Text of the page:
A homeowner, Lois Brenner, sued her association and the management company
for negligence and also sued the individual board members for breach of
fiduciary duty because of alleged failure to maintain the common areas,
which allegedly resulted in airborne mold. She requested the association
make the repairs to both the common area and her damaged separate interest.
“The association refused to repair the damage and disclaimed responsibility.”
The trial court did not permit Ms. Brenner to pursue her suit against the
individual board members, however it did permit her to continue the suit
against the association and management company. She appealed the trial
court’s refusal to permit the action to proceed against the individual
board members. The appellate court upheld the trial court’s decision.
The appellate court used the business judgment rule to uphold the decision.
This rule provides protections to the board members when they act in good
faith, in the best interests of the association, and with reasonable investigation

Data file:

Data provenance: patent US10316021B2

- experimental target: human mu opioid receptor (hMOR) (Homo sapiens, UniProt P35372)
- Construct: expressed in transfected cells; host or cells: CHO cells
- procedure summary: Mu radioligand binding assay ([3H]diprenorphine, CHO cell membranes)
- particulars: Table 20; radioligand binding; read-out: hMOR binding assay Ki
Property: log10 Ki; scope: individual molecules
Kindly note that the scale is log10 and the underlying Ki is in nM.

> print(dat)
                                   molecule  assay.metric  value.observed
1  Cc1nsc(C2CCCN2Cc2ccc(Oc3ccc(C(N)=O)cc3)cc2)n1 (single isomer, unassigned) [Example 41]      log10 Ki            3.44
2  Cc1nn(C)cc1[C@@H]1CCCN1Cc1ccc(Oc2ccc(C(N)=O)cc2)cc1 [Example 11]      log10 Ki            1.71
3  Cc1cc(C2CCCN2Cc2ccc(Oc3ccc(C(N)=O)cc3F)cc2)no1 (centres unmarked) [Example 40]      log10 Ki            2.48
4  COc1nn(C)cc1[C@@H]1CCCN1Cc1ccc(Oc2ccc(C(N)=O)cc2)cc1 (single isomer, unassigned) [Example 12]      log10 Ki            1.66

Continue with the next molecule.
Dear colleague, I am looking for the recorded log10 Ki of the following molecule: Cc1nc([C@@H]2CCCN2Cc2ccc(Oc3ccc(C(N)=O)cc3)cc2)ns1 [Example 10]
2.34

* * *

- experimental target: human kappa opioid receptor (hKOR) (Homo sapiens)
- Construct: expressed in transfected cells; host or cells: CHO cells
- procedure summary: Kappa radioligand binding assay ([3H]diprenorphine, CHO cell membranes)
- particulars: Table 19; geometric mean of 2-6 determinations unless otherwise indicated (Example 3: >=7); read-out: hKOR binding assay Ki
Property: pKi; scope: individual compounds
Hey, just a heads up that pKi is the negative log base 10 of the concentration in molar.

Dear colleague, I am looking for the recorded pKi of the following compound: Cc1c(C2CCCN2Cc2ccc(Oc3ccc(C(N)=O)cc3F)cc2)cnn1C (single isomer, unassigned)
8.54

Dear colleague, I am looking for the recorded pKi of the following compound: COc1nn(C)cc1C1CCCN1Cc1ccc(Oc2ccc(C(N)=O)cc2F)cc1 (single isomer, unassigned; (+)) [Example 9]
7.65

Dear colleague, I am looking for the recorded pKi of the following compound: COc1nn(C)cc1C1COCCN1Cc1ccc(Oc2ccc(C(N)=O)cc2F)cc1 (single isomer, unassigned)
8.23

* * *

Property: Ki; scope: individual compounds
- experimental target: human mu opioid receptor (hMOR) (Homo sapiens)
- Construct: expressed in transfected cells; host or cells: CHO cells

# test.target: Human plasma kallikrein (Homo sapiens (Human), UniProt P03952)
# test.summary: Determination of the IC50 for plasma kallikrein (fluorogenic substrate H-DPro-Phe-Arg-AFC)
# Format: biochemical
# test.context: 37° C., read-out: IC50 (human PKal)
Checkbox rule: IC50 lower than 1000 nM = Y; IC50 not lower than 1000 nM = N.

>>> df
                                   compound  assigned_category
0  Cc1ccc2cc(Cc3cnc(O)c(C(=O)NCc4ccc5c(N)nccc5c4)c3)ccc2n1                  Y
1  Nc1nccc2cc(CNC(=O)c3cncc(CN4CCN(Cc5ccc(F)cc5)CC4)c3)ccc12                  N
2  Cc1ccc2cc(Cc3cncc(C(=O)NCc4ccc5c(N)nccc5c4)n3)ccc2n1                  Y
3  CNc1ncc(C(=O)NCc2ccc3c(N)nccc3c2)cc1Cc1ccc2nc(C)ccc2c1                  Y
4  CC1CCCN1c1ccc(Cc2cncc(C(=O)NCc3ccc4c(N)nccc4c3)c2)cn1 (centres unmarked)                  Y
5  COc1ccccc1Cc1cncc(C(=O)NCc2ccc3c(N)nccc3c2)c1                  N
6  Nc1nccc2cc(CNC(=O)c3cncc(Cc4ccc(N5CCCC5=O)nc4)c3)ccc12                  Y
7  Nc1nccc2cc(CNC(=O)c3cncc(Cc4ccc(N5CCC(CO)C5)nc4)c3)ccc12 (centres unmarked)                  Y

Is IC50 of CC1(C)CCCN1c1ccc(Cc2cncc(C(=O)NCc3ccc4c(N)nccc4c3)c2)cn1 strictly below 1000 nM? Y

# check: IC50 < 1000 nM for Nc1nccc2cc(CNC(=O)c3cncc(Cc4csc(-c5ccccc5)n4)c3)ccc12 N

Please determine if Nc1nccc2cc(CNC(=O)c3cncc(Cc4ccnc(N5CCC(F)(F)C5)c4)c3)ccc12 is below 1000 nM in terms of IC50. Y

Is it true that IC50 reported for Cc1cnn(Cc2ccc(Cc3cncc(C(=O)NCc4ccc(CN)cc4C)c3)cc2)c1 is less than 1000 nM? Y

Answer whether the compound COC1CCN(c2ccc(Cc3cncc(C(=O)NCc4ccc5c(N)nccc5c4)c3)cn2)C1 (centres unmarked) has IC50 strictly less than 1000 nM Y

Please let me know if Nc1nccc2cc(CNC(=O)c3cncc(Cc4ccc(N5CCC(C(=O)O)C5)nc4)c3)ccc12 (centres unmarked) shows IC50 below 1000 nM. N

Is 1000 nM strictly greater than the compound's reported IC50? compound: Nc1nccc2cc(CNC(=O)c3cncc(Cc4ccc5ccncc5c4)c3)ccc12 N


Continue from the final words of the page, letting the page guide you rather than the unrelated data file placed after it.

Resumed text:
of the issue. Thus, the court held that Ms. Brenner had to prove “fraud,
bad faith, overreaching or unreasonable failure to investigate material
facts. Conclusory allegations of improper notice are not sufficient, nor
is it enough to generally allege a failure to conduct an investigation.”
Ms. Brenner could not show such misconduct by the individual board members;
therefore, she had no case against the individual board members for breach
of fiduciary duty. Associations should be mindful that had she stated
the required facts, the court would have permitted to the case against
the board members to continue.
This case provides a good example of the protections applied to the volunteer
board members. It also, however, shows how a board’s actions or
omissions can result in a lawsuit against the association. Thus, while
individual board members may enjoy liability protections, the association
can still be found negligent for those acts or omission, which may cost
the association (and thus the members) legal fees, costs, and damages.
The best course of action is to be proactive, comply with all duties required
by the law and governing documents, contact the proper professions to
consult and obtain opinions before the issue turns into a larger problem,
keep up with maintenance of common areas, and look out for the best interests
of the members.
Brenner v. Peet-Thompson (2015) 2015 WL 8038845, *1 (unpublished).